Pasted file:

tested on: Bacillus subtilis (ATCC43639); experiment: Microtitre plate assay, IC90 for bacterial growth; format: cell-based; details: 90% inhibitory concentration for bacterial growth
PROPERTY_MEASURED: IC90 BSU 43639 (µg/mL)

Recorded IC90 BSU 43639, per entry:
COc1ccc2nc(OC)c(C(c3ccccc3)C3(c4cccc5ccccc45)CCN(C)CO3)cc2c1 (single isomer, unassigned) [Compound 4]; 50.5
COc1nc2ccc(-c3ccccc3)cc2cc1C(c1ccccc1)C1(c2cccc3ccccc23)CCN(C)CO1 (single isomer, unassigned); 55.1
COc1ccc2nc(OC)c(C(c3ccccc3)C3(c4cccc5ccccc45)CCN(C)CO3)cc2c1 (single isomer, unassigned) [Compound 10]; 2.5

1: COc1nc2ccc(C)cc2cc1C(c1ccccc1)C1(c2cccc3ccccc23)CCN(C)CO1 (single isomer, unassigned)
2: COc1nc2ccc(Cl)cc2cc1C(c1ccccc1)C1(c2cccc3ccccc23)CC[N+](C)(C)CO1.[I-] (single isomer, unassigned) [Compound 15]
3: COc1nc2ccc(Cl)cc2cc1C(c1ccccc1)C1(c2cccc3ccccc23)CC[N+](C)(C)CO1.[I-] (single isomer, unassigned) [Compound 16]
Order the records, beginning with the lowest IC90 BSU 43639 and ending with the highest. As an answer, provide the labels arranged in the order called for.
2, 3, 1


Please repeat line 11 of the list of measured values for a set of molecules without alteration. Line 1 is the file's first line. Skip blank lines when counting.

2, 3, 1